"Main mercury feeder line is busted. Place is knee-deep in the stuff. Don't matter if you dump everything; it's dumped already."
"If it's just a little spill —"
I sheathed my slide rule and opened my mouth, wide, long enough to yell over to the call box. "I figure eleven thousand gallons, sir, except for what's already gone down the drain." I closed up again, scrubbing my teeth with my tongue.
"Who's that? That you, Camm?"
"Nossir, that's Conroy. He's probably about right."
"Shutdown! Shutdown!" came over the call box as Van Hollan yelled to the operators in the control room.
Later, in the shower room, I stood naked, letting the water pour over me. I had scrubbed my skin until it was pink, my hair until I was six months ahead on the rate it was falling out, and now I opened my mouth and let the hot water pour into it and out again. My flameproof, splashproof, perhaps even bulletproof yellow coveralls were in a heap outside the showers. Highly visible. If I remembered, I was going to transfer them to the laundry hamper with a pair of tongs. I had taken my yellow, safety-toe, safety-sole, and safety-heel shoes into the shower with me and scrubbed down the outsides thoroughly, holding them upside down to keep the water out. I would take them home, and after they were dry, put them in the oven to boil off any mercury that remained. (Continues...)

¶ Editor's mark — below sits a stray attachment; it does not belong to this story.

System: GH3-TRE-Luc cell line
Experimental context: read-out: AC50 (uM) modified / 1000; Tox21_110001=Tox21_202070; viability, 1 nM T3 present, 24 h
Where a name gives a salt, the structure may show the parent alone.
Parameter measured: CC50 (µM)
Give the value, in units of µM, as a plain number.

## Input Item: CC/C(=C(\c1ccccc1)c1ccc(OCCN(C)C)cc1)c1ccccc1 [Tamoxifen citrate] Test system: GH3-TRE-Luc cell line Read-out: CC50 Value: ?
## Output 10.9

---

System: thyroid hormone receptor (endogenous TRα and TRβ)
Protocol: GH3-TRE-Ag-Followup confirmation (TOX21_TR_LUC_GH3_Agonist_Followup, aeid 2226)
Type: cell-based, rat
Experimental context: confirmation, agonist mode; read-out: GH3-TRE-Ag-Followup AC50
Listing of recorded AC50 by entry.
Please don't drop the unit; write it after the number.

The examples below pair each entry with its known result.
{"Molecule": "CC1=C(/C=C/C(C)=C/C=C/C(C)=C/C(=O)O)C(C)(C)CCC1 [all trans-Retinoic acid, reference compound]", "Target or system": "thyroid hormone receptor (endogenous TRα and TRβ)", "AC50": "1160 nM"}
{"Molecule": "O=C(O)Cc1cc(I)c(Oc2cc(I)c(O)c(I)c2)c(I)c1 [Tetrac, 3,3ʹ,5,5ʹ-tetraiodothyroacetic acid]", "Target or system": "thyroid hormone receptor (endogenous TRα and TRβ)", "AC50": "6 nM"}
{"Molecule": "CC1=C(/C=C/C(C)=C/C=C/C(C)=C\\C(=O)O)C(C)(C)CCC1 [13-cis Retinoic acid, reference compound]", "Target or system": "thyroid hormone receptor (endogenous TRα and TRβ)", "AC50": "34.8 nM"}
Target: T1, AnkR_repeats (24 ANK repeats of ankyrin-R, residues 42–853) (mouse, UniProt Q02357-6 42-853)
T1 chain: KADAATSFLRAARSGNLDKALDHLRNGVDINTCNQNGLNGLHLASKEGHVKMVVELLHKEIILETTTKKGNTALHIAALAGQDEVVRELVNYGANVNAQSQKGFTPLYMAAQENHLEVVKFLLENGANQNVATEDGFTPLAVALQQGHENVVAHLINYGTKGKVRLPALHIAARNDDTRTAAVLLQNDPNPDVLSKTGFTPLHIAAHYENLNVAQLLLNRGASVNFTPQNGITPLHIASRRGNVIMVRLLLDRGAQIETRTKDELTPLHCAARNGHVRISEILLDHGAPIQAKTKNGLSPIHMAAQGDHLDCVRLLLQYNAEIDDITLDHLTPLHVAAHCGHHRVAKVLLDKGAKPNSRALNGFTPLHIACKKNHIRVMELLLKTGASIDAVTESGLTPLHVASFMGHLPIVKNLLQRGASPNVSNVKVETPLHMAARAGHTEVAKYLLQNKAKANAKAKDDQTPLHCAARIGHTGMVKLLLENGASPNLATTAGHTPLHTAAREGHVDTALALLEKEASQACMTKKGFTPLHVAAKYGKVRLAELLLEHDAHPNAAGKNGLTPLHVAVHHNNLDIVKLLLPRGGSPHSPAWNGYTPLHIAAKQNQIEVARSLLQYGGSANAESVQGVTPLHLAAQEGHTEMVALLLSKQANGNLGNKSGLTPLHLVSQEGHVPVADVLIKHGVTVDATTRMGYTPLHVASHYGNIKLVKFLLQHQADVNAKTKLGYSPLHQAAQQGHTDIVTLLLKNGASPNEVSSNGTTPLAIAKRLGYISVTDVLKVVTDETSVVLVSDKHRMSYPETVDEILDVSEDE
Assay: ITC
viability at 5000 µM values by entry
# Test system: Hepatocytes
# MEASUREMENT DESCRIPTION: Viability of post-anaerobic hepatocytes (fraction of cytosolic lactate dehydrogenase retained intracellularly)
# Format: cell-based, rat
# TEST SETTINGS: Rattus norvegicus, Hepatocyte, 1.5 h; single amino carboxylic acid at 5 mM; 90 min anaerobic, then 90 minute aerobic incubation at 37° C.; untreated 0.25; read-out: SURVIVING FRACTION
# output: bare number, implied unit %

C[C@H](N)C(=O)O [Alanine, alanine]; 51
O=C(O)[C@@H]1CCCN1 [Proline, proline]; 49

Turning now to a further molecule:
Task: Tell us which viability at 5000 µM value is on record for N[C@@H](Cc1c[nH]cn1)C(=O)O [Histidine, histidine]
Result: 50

Excerpted from Our Man in Belize by Richard Timothy Conroy. Copyright © 1997 Richard Timothy Conroy. Excerpted by permission of St. Martin's Press.